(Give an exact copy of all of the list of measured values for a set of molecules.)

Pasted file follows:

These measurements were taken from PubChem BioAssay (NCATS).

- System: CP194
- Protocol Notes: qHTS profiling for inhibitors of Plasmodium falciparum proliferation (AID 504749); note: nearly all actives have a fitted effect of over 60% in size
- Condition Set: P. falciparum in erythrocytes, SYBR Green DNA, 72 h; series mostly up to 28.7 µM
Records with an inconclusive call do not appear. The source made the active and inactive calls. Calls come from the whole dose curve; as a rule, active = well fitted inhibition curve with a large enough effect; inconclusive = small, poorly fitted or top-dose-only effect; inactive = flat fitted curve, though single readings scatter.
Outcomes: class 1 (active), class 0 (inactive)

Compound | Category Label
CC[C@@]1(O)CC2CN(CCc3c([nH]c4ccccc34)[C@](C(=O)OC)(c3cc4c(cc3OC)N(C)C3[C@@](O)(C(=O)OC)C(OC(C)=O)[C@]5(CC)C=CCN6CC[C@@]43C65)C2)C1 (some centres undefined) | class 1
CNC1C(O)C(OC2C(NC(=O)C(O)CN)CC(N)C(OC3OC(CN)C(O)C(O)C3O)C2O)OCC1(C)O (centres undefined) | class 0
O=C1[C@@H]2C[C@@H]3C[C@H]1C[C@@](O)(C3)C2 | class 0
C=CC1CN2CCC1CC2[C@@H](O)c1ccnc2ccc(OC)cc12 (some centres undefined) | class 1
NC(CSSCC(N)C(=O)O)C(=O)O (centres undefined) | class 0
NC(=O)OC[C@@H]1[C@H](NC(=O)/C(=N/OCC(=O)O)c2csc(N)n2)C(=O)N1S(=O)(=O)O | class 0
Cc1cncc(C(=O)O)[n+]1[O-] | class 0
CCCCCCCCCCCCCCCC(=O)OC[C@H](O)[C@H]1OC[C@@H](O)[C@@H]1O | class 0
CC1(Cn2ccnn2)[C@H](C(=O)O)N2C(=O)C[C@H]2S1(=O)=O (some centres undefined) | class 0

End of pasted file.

These measurements were taken from PubChem BioAssay (NCATS).

- System: CP194
- Protocol Notes: qHTS profiling for inhibitors of Plasmodium falciparum proliferation (AID 504749); note: nearly all actives have a fitted effect of over 60% in size
- Condition Set: P. falciparum in erythrocytes, SYBR Green DNA, 72 h; series mostly up to 28.7 µM
Records with an inconclusive call do not appear. The source made the active and inactive calls. Calls come from the whole dose curve; as a rule, active = well fitted inhibition curve with a large enough effect; inconclusive = small, poorly fitted or top-dose-only effect; inactive = flat fitted curve, though single readings scatter.
Outcomes: class 1 (active), class 0 (inactive)

Compound | Category Label
CC[C@@]1(O)CC2CN(CCc3c([nH]c4ccccc34)[C@](C(=O)OC)(c3cc4c(cc3OC)N(C)C3[C@@](O)(C(=O)OC)C(OC(C)=O)[C@]5(CC)C=CCN6CC[C@@]43C65)C2)C1 (some centres undefined) | class 1
CNC1C(O)C(OC2C(NC(=O)C(O)CN)CC(N)C(OC3OC(CN)C(O)C(O)C3O)C2O)OCC1(C)O (centres undefined) | class 0
O=C1[C@@H]2C[C@@H]3C[C@H]1C[C@@](O)(C3)C2 | class 0
C=CC1CN2CCC1CC2[C@@H](O)c1ccnc2ccc(OC)cc12 (some centres undefined) | class 1
NC(CSSCC(N)C(=O)O)C(=O)O (centres undefined) | class 0
NC(=O)OC[C@@H]1[C@H](NC(=O)/C(=N/OCC(=O)O)c2csc(N)n2)C(=O)N1S(=O)(=O)O | class 0
Cc1cncc(C(=O)O)[n+]1[O-] | class 0
CCCCCCCCCCCCCCCC(=O)OC[C@H](O)[C@H]1OC[C@@H](O)[C@@H]1O | class 0
CC1(Cn2ccnn2)[C@H](C(=O)O)N2C(=O)C[C@H]2S1(=O)=O (some centres undefined) | class 0